But all of that has changed. There are still lots of semi-Marxist professors, but they're professors of English literature or sociology. The spirit among campus administrators and in the economics department and in the places that shape the way college students think about the free market is that markets are good, markets are great. In general it's a good consensus: the free market is good. But I think it can lead to an unreflective embrace of certain ideas—for instance, about how you pay your janitors—that may not be the best way to run a university.
At one point in the book you write that there are two types of young conservatives. There's the type who is raised as a conservative from birth. And then there's the kid who gets into conservatism the way someone else might get into indie rock or Dungeons and Dragons. What was your personal experience like?
I was a convert, but my political trajectory as a teenager was different from the typical convert to conservatism. What often happens is you get people who discover conservatism by reading Ayn Rand—the people who, in rebellion against the economic center-left ideology of the elite upper-middle class, rebel into a kind of libertarianism. First they read Rand, and then they get a little bit more serious and read some Hayek or some Milton Friedman. And then they say: We've got to get the government out of the way and privatize the post office and so on. Eventually those people settle down into a kind of more mature libertarianism, which is essentially the economic philosophy of the Republican Party today.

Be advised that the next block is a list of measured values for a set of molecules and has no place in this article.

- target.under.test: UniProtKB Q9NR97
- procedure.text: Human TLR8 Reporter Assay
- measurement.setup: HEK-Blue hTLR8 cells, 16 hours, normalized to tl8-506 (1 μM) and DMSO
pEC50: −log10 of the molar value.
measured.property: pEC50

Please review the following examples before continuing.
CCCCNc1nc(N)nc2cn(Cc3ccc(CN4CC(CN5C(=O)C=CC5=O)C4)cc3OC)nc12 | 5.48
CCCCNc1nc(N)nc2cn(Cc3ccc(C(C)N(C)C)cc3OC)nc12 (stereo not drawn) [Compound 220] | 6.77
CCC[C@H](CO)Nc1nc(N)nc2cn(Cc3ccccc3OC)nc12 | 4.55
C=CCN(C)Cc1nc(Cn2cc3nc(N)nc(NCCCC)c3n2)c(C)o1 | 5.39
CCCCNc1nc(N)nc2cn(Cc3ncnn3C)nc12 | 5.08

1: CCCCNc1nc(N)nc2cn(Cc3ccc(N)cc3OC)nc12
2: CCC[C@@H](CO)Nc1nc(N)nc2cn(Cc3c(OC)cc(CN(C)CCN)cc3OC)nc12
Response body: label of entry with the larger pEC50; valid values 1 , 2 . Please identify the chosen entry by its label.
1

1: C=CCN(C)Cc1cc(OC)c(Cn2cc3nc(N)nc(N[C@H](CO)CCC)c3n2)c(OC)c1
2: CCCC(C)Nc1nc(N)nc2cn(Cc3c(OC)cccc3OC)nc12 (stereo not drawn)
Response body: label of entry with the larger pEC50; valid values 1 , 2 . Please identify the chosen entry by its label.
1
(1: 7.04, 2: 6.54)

But I didn't do that. I came to conservatism through religion, really. I came from a family that became more religious as I was growing up. We started out as sort of lukewarm Episcopalians, then became fairly committed Evangelicals, and then while I was a teenager we all converted en masse to Roman Catholicism. We did the tour of American Christianity. And during that time, I was raised a liberal Democrat. My earliest political memory was watching my parents vote for Mondale and Ferraro, which was a lonely and miserable activity.
But in my teens I started doing a lot of reading about religious issues, and a lot of the intellectual firepower in religion, particularly in Catholicism, was on the conservative side. Over time, I gradually started adopting more culturally conservative positions, particularly on abortion. And I remember there was a moment in the '96 election when I suddenly thought to myself, Well, gosh, maybe I support Bob Dole. And then I thought, If I support Bob Dole, I'll support any Republican. From there I started reading National Review and the whole neo-conservative corpus—Dinesh D'Souza and Charles Murray and Irving Kristol and Gertrude Himmelfarb. And you step into a world of conservative ideas, which in the mid-nineties for me—a teenager growing up in a liberal suburb of New Haven—was something I'd never encountered before. It was very intellectually exciting. So I started out culturally conservative and became more economically conservative over time.
But ultimately it's the cultural conservatism, much more than tax cuts, that's the grounding of my conservatism. It isn't just about the social issues like abortion, it also extends to a general sense of aesthetics—what do I value in art and books and architecture and so on.